CSX, Arconic Top Sector Gains as Shareholder Activism Drives Them Higher

Shareholder activism drove the biggest gains among US industrial sector stocks in January as railroad CSX (CSX) and specialty aluminum fabricator and aerospace firm Arconic (ARNC) topped the winners' column.

Solid earnings reports contributed to gains among those rounding out the top 5 while a well-received acquisition lifted the group's final stock.

CSX shares rose 29.1% during the month as the railroad is reportedly in talks with an activist seeking to overhaul it ahead of a key deadline for investors to nominate candidates to the company's board.

Officials from Jacksonville, Fla.-based CSX met with veteran railroad executive Hunter Harrison and representatives from activist Mantle Ridge over the firm's push for more than three seats on the company's board, according to a report in The Wall Street Journal.

Harrison stepped down as CEO of Canadian Pacific CP earlier this month to join Mantle Ridge's efforts to shake up CSX.

The report said that while CSX, which was represented at the meeting by board members Edward Kelly and David Ratcliffe, is open to a compromise it is reluctant to surrender that many board seats. The two sides are trying to reach a compromise before the Feb. 10 deadline for investors to nominate directors, though that date could be pushed back if the company sees a reason to continue talks.

Arconic, the second best first-quarter performer, rose 22.6% in January.
Investors are reportedly pushing for the ouster of Arconic CEO Klaus Kleinfeld, the architect of a series of transactions by Alcoa Corp-Corp to diversify the company away from commodity metals and the subsequent spinoff that created Arconic.

Paul Singer's Elliott Management, an investor in Alcoa before the November split that created Arconic, in recent months has raised its stake in the spinoff from 7.5% to more than 10%, with sources saying that the firm was focusing discussions with management on how to improve margins.

The Wall Street Journal reported Monday that some major Arconic shareholders blame Kleinfeld for the company's poor results of late, noting a history of missed forecasts dating back to before the split.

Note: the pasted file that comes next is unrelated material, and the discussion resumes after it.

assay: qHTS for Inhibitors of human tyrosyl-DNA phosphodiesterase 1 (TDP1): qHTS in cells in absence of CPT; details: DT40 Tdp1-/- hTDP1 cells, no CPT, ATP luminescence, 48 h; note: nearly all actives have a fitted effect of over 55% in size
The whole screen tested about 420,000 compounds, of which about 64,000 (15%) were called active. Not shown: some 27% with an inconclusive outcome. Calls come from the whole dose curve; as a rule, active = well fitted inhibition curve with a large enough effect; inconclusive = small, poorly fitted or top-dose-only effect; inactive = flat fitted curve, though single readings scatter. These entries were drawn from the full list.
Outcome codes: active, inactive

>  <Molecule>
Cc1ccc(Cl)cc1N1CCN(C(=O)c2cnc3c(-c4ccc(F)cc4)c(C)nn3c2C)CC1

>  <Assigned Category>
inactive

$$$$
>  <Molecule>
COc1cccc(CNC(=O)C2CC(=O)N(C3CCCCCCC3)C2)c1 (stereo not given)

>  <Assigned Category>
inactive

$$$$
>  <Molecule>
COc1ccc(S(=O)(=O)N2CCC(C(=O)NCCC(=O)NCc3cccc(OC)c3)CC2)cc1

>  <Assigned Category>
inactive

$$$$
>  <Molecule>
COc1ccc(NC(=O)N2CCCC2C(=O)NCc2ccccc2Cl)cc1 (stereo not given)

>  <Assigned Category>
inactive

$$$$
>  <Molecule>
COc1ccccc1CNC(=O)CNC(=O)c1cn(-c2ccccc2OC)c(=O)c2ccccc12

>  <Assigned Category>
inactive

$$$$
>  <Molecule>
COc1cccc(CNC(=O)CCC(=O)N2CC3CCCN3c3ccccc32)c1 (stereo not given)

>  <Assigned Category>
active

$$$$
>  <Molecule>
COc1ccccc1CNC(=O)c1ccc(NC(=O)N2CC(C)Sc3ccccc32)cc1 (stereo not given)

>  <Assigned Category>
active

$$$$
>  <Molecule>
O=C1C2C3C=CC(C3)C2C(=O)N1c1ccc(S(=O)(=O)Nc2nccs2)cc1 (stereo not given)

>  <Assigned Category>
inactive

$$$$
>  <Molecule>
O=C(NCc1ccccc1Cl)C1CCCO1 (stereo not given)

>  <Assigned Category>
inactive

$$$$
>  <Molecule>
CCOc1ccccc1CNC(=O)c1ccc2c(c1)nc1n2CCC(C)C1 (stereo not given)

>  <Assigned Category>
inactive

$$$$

Elliott already has three board seats at Arconic as part of a standstill agreement reached with Alcoa in early 2016. The report said that the agreement prohibiting further confrontation with the company has ended, allowing for the possibility that the firm will seek additional board seats before Arconic's Feb. 5 nominating deadline.

The third best performing stock, United Rentals (URI) , saw its shares add 29.1 % during the quarter, powered by its well-received acquisition of NES Rentals in a cash deal valued at about $965 million.

Chicago-based NES specializes in providing cranes and other aerial equipment to more than 18,000 industrial and nonresidential construction customers. The company, which is majority-owned by private equity firm Diamond Castle Holdings, has 73 branches and about 1,100 employees spread mostly throughout the eastern half of the United States, generating Ebitda of $166 million on sales of $369 million in 2016.

Rockwell Automation (ROK) and  W W Grainger (GWW) were the fourth and fifth best performers, drawing support from a pair of solid earnings reports and rising 10.1% and 8.8% respectively.

Industrial automation equipment maker Rockwell said its first-quarter sales rose 4% from a year ago to $1.5 billion and that the quarter's net income jumped 15.7% to $214.7 million or $1.65 per diluted share versus last year's $185.5 million or $1.40 per share.

For its part, Grainger reported that sales in the fourth-quarter ending in December rose 2% from a year ago to $10.1 billion.

Net income for the quarter fell 21.2% to $606 million or $9.87 per diluted share compared to the $769 million or $11.58 per share in the same quarter last year. Sales rose 2%.

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